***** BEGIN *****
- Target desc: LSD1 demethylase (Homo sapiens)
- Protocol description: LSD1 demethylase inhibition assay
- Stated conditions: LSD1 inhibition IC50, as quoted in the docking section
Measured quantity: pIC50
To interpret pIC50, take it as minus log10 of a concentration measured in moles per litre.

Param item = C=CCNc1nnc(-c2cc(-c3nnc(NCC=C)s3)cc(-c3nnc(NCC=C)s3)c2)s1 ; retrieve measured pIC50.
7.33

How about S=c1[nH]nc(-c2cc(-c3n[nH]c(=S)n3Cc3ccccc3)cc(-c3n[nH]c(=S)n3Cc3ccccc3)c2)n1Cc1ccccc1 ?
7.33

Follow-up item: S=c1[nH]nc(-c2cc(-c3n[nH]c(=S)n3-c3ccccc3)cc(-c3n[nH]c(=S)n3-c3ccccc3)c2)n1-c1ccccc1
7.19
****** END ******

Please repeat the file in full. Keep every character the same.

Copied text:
- Target desc: LSD1 demethylase (Homo sapiens)
- Protocol description: LSD1 demethylase inhibition assay
- Stated conditions: LSD1 inhibition IC50, as quoted in the docking section
Measured quantity: pIC50
To interpret pIC50, take it as minus log10 of a concentration measured in moles per litre.

Param item = C=CCNc1nnc(-c2cc(-c3nnc(NCC=C)s3)cc(-c3nnc(NCC=C)s3)c2)s1 ; retrieve measured pIC50.
7.33

How about S=c1[nH]nc(-c2cc(-c3n[nH]c(=S)n3Cc3ccccc3)cc(-c3n[nH]c(=S)n3Cc3ccccc3)c2)n1Cc1ccccc1 ?
7.33

Follow-up item: S=c1[nH]nc(-c2cc(-c3n[nH]c(=S)n3-c3ccccc3)cc(-c3n[nH]c(=S)n3-c3ccccc3)c2)n1-c1ccccc1
7.19